Let’s face it, the marriage equality postal survey sucks. We didn’t want it, much of the Australian public didn’t want it – but we’re stuck with it. Now that the High Court has dashed any hope of getting rid of the postal survey, it’s time to unite to make sure we win a YES for marriage equality.
Unlike a regular election, it isn’t compulsory and we know from past statistics on postal surveys that young people aged 18-24 are the least likely to respond to them. It’s up to everyone who is voting yes to make sure we can encourage as many people as possible to vote in favour of marriage equality, even in the face of adversity and lies from much of the ‘no’ side.
Here are some tips on how to win the marriage equality postal survey:
Social media is incredibly important, but the truth is one-to-one conversations with as many people as possible will be key in determining who will win this survey. This means volunteering and making calls with voters on why marriage equality is important. Luckily, if you go to www.yes.org.au you can find out where people are calling near you! In every capital city they are doing weekly if not daily calling events. All you need to do is bring a phone. Someone will help you out and teach you how to call and talk to people on the phone. It may be scary the first time, but after awhile you will realise how easy it is. Plus, you’ll be surrounded by great people with the same goal – and you can always go to the pub afterwards and socialise with your new friends.
If you’re too nervous to call strangers (don’t worry you’ll get there) call family and friends on why a yes vote is important to you. Don’t just write a Facebook status update, pick up the phone and talk to them. It’s much more persuasive when someone talks to you with their own words on why marriage equality is important.
If you’re feeling particularly brave and have mastered calling strangers, have you thought about holding your own calling event? It’s really easy to do – go to www.yes.org.au where you can register and sign up your own event. Bring your mates, some food and have a fun time – because calling events are super fun!
Wear your colours out and proud
It’s important to wear your colours out and proud – you can buy great marriage equality tees (that are 100% ethically produced) here. You can also buy some of The Queer Av’s very own merchandise here. Wearing your colours out and proud is important because it not only lets people know how you’re voting, you’re also indicating to people who might be feeling alone, that you’re standing alongside them. Don’t just wear your colours at a rally, wear them at work, or when you’re out and about.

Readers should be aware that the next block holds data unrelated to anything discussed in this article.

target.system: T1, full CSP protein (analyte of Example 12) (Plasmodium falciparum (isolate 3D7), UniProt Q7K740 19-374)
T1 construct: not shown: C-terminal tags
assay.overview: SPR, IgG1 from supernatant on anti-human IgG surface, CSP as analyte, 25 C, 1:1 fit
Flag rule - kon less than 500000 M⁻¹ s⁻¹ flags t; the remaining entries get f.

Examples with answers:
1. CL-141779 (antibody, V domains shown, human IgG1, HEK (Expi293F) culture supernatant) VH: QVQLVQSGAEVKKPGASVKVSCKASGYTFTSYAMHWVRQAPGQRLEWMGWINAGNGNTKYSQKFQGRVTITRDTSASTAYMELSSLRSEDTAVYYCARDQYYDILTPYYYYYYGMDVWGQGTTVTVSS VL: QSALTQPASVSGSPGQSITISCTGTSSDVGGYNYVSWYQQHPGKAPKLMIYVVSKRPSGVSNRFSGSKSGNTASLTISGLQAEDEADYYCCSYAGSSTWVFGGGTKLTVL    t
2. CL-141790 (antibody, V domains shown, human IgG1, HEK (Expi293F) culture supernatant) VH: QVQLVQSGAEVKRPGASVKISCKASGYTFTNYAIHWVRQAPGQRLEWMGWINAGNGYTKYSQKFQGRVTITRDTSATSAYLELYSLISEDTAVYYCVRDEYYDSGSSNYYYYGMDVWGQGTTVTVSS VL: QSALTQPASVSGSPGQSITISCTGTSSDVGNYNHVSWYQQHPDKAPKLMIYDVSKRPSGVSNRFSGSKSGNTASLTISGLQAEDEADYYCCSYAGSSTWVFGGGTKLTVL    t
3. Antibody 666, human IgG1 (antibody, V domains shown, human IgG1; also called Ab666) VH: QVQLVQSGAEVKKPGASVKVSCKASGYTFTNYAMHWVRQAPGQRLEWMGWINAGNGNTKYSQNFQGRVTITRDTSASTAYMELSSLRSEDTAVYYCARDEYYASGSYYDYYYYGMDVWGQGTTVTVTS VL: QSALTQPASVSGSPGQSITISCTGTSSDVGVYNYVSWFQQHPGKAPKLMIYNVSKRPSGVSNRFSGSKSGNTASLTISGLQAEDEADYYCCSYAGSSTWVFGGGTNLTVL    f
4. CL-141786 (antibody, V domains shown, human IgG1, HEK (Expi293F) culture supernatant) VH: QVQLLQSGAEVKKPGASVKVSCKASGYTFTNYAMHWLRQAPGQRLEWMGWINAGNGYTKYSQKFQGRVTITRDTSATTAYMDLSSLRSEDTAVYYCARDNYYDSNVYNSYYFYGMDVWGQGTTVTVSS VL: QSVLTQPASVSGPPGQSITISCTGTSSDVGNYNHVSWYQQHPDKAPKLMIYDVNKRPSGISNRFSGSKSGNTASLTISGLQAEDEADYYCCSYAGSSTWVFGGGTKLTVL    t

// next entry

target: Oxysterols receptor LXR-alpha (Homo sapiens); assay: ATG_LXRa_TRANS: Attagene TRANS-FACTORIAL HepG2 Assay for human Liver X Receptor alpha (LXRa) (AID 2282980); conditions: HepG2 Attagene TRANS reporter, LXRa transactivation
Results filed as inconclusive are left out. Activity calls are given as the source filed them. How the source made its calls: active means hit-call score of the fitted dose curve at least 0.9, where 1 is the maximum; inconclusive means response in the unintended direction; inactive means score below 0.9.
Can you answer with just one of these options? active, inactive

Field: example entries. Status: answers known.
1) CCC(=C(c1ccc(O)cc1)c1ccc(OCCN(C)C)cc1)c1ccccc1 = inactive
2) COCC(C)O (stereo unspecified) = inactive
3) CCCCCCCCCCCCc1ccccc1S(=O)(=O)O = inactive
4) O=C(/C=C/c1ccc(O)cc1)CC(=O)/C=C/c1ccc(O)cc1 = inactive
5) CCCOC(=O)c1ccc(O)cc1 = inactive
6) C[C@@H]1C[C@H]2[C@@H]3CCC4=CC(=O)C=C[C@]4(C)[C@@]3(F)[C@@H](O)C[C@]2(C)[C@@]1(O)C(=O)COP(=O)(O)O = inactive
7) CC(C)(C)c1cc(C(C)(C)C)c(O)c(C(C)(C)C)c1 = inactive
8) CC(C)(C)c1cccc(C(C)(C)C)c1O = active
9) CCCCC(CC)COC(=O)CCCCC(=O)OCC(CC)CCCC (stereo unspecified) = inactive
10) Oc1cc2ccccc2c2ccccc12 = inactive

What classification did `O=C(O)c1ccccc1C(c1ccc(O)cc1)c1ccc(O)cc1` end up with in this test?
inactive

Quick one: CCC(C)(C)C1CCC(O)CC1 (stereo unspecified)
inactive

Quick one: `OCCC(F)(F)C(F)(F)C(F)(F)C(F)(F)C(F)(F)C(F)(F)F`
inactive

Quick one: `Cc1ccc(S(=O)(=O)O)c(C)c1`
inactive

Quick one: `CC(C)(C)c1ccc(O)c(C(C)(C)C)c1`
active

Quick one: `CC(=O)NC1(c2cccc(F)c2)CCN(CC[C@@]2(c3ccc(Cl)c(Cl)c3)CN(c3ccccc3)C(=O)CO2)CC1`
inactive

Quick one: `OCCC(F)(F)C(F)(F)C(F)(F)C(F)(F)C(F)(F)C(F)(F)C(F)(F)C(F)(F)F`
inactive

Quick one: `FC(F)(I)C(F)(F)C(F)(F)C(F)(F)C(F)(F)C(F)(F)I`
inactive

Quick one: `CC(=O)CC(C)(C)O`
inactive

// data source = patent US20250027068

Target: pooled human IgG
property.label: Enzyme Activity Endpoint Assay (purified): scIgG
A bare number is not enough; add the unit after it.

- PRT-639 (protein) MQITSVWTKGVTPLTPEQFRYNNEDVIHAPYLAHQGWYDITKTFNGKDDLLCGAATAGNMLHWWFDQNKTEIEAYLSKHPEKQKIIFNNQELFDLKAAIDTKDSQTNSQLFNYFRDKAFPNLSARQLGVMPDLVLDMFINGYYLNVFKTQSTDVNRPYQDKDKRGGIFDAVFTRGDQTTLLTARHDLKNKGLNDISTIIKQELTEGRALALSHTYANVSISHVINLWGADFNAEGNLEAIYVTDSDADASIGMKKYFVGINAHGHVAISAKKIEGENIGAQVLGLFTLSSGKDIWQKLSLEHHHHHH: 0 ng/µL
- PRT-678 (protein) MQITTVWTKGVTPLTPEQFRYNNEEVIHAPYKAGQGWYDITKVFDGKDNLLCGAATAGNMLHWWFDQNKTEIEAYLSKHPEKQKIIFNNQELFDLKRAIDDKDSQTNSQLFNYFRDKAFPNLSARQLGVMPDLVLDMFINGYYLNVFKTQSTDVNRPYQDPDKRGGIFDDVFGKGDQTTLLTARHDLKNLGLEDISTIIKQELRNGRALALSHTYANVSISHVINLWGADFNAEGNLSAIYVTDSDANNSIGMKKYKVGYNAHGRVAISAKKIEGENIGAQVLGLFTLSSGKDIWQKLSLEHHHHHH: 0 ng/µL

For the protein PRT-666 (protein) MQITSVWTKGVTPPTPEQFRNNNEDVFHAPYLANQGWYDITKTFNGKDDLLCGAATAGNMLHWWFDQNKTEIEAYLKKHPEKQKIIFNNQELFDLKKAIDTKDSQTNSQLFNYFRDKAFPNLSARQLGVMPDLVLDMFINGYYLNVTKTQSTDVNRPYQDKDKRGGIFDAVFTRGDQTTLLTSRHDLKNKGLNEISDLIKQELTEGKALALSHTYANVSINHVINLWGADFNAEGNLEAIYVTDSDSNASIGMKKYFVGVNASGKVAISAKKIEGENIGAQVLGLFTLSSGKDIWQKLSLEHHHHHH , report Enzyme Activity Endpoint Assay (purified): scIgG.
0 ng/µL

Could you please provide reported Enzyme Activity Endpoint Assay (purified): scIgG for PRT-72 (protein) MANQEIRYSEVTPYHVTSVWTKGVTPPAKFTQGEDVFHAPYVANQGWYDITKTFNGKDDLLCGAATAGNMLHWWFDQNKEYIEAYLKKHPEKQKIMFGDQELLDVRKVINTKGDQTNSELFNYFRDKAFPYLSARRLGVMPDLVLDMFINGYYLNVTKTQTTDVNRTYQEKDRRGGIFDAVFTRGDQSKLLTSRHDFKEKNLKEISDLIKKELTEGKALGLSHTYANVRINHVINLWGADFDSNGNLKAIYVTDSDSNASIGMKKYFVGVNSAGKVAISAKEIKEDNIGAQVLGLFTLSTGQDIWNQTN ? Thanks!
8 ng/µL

Social media is important though
I know I said one-on-one conversations are important – but social media is still important. It helps spread a message to potentially millions of people if it’s viral. Share your story on why marriage equality is important, share links on why marriage equality is important, do selfies of yourself at a marriage equality rally – spread the message as far and as wide as possible that you are voting yes.
Hold a voting party
Hold an event where you and your friends go to the postbox and post your yes votes together. If we’re going to be forced to vote on human rights, I think it’s a good idea to make it fun wherever possible. Take heaps of photos and share it widely on social media to let everyone know you’ve voted. Head to postboxselfie.com to find out where to locate your nearest postbox, and make sure you use the hashtag #postboxselfie.
Pledge your vote
You can pledge your vote (and receive reminders to post your vote) at voteyes.org.au. Not only that – you can find your nearest postbox here as well – this is particularly important for everyone who hasn’t posted a letter in a very long time like myself. Get your friends and family to do it as well.
Connect with allies – they are everywhere
Lucky for the yes campaign, there are allies everywhere. The union movement (you can join your union here) are working hard to win marriage equality in Australia. Unions across Australia are holding calling events, street stalls and rallies to win marriage equality. Political parties like the Australian Labor Party and The Greens are also working to win the vote. Get in contact with them on how you can volunteer for the campaign. Businesses are also worth checking out – if you’re making posters and signs, find a supportive business who would be interested in printing your material. You might get lucky and get a discount. Also try and find businesses who are willing to have a marriage equality sign in their windows.
The YES campaign needs money. It’s really expensive to run TV ads, print posters and organise rallies. Donating some money will help them continue the YES campaign during the survey and afterwards if needed. You can donate here.
Oskar lives in Melbourne and works in the trade union movement specialising in social media. In the past he has been a field organiser on WA Labor campaigns. He used to be science teacher and thinks teaching mitosis is rad.